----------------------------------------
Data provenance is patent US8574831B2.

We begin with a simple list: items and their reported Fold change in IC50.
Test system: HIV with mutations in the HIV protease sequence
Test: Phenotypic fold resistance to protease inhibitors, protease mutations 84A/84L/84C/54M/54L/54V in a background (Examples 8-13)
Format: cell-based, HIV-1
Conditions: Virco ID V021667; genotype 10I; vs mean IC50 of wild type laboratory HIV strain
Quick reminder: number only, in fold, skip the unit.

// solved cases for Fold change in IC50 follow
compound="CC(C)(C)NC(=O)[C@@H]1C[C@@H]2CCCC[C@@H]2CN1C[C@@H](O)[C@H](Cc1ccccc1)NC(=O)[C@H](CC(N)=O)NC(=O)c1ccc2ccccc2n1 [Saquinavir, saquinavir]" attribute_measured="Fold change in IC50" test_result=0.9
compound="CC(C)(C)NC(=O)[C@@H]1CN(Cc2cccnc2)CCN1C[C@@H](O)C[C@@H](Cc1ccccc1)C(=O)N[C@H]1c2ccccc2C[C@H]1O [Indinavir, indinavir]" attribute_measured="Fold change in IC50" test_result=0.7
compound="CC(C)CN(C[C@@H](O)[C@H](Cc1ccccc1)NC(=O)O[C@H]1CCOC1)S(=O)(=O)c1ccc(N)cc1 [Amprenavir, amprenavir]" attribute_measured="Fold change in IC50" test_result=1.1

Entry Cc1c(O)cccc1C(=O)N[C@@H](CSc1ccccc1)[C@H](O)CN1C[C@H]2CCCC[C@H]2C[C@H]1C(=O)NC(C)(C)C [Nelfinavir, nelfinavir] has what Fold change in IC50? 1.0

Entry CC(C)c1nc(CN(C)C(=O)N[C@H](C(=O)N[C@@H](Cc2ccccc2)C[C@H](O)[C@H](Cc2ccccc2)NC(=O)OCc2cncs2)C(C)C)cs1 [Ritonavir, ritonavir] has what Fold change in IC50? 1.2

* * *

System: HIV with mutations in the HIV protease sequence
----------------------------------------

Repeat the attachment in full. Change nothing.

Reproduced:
Data provenance is patent US8574831B2.

We begin with a simple list: items and their reported Fold change in IC50.
Test system: HIV with mutations in the HIV protease sequence
Test: Phenotypic fold resistance to protease inhibitors, protease mutations 84A/84L/84C/54M/54L/54V in a background (Examples 8-13)
Format: cell-based, HIV-1
Conditions: Virco ID V021667; genotype 10I; vs mean IC50 of wild type laboratory HIV strain
Quick reminder: number only, in fold, skip the unit.

// solved cases for Fold change in IC50 follow
compound="CC(C)(C)NC(=O)[C@@H]1C[C@@H]2CCCC[C@@H]2CN1C[C@@H](O)[C@H](Cc1ccccc1)NC(=O)[C@H](CC(N)=O)NC(=O)c1ccc2ccccc2n1 [Saquinavir, saquinavir]" attribute_measured="Fold change in IC50" test_result=0.9
compound="CC(C)(C)NC(=O)[C@@H]1CN(Cc2cccnc2)CCN1C[C@@H](O)C[C@@H](Cc1ccccc1)C(=O)N[C@H]1c2ccccc2C[C@H]1O [Indinavir, indinavir]" attribute_measured="Fold change in IC50" test_result=0.7
compound="CC(C)CN(C[C@@H](O)[C@H](Cc1ccccc1)NC(=O)O[C@H]1CCOC1)S(=O)(=O)c1ccc(N)cc1 [Amprenavir, amprenavir]" attribute_measured="Fold change in IC50" test_result=1.1

Entry Cc1c(O)cccc1C(=O)N[C@@H](CSc1ccccc1)[C@H](O)CN1C[C@H]2CCCC[C@H]2C[C@H]1C(=O)NC(C)(C)C [Nelfinavir, nelfinavir] has what Fold change in IC50? 1.0

Entry CC(C)c1nc(CN(C)C(=O)N[C@H](C(=O)N[C@@H](Cc2ccccc2)C[C@H](O)[C@H](Cc2ccccc2)NC(=O)OCc2cncs2)C(C)C)cs1 [Ritonavir, ritonavir] has what Fold change in IC50? 1.2

* * *

System: HIV with mutations in the HIV protease sequence